A local landlord from property management group Uhouz has yet to provide answers to students who claim he kept their security deposits for reasons he hasn’t justified.
NBC Connecticut Responds first shared this story in November. Shortly after, several students, including Central Connecticut State University senior Ayana Shell, reached out saying the same thing happened to them.
“When I found out it was happening to Quinnipiac students, I was like, ‘Okay, so this isn’t personal,’” said Shell.
She told us she too got a damage report with charges that just didn’t add up, such as a 50 dollar fees for makeup stains on the wall, a hole in the siding, and a dirty washing machine in unit, in the basement.
“I think they just made up a number with the damages just to scare us off, which they did,” said Shell. “Because eventually I just stopped contacting them.”
When Shell moved in, she didn’t take thorough pictures, so she can’t prove those damages weren’t hers.
She says she tried contacting her landlord, Uhouz owner Mat Florian, several times before her final plea for attention—withholding her last month’s rent until he responded.
That didn’t work either.
“Obviously I owe them something, so I mean they can take that,” said Shell. “But I just don’t appreciate being taken advantage of.”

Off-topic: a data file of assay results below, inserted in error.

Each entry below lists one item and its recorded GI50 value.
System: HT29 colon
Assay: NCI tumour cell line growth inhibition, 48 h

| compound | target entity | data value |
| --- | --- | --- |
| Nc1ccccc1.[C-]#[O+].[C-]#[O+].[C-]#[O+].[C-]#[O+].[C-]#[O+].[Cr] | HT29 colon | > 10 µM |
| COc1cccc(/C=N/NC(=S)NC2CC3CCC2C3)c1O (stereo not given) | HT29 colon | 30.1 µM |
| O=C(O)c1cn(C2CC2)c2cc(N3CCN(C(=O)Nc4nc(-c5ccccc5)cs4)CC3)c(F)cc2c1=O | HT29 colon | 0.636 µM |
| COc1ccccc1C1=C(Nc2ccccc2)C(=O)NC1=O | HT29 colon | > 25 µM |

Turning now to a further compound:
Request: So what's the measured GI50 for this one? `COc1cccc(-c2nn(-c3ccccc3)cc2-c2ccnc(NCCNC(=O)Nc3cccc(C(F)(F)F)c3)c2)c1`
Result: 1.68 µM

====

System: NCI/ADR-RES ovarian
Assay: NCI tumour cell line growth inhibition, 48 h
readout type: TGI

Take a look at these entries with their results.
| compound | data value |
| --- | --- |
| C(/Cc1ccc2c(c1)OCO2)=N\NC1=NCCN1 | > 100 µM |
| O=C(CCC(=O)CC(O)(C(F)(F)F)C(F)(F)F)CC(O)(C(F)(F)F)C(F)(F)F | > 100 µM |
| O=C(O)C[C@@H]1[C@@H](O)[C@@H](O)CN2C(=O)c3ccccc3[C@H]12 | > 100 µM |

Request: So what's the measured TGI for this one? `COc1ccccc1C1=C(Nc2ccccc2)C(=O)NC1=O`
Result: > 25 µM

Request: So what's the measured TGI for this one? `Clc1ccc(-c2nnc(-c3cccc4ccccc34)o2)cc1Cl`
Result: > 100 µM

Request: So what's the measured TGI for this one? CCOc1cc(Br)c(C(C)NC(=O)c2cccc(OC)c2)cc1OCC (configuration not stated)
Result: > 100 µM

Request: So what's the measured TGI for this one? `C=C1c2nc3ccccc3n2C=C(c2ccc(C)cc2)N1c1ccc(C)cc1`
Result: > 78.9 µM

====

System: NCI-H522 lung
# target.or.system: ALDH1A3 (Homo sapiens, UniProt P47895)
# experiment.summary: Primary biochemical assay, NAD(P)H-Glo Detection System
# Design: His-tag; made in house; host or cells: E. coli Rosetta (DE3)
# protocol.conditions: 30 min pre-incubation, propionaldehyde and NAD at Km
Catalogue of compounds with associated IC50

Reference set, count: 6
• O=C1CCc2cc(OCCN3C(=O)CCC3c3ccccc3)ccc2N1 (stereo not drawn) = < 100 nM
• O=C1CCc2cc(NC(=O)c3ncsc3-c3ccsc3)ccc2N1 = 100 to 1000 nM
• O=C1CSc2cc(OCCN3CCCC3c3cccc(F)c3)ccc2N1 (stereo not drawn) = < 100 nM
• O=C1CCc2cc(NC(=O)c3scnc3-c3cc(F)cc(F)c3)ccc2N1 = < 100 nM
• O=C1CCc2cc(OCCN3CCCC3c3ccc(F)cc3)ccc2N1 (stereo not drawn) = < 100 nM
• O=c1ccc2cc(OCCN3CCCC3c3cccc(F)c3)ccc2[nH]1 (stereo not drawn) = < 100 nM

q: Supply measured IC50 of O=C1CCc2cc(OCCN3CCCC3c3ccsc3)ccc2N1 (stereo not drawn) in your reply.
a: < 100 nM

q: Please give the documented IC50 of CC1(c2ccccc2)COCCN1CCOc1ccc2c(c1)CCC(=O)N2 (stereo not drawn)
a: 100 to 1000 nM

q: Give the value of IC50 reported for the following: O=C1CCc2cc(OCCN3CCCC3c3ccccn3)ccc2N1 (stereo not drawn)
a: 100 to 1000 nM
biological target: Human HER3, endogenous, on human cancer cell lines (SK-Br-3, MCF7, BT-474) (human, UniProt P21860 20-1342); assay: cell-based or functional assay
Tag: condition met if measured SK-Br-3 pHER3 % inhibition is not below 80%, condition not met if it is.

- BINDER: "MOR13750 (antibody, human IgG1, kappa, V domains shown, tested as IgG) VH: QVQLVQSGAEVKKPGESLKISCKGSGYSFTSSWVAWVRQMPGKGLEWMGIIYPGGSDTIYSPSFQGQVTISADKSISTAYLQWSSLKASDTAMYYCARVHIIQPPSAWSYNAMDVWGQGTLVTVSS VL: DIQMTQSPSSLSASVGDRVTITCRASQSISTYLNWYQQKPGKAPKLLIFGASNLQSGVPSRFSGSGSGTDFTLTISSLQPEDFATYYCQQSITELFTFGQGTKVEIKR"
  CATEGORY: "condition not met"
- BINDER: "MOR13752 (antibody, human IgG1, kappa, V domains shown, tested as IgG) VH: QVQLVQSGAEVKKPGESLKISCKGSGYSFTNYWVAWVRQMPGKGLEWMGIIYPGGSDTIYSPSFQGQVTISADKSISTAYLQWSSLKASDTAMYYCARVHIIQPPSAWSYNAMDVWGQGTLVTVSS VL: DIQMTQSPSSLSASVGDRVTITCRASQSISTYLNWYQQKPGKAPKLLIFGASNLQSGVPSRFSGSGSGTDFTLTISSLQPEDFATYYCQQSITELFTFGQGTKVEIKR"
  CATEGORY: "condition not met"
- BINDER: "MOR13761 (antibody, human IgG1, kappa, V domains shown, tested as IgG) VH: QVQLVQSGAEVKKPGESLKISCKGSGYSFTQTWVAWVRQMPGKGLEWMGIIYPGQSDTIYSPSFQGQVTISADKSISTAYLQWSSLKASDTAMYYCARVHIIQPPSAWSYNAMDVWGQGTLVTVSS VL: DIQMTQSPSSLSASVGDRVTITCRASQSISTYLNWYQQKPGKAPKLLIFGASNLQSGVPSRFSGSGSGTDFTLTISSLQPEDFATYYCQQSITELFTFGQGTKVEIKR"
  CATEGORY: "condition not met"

A similar situation happened to Linda Lucy’s son Christopher just a few towns over, in Hamden.
“I kind of thought from the beginning, well, you’re not going to get your whole deposit back, that’s just how it goes,” said Lucy. “But I never thought it would be anything like this.”
She says Florian initially withheld almost 3,700 dollars from their 5,600 dollar security deposit. When the boys complained, Lucy says, Florian lowered the damage down to 3,050 dollars for reasons her family still doesn’t understand.
Lucy said her son tried scheduling a final walk through before going home for summer break, but Uhouz waited until after the boys moved out.
“We would’ve gladly gone and walked through the house with them,” said Lucy.
At the time, Lucy didn’t think the legal fight was worth it. Town and state agencies typically won’t get involved unless they get multiple complaints. So far, neither the Connecticut Department of Banking nor local housing authorities have anything on record.
NBC Connecticut made several attempts to get a comment from Florian.
In November 2016, Florian said:
“It’s discouraging to have a case like this after all the efforts we have put forth, nor only in the lease term, but this matter as well. They are aware our doors are open.”
Since then NBC Connecticut has called, emailed and took him up on his open door policy. An associate said he was not there.
In the meantime, it’s a tough lesson for parents like Lucy.
“Take pictures when you first move in,” she said. “Get everything in writing and know what you’re getting into.”
She hopes other tenants won’t have to learn that lesson the hard way.
“This is money that you paid almost a year before you even moved in,” said Lucy. “So I think a lot of people don’t even pursue it. They just write it off as a loss and move on.”
To file a formal complaint with the Connecticut Department of Banking, click here.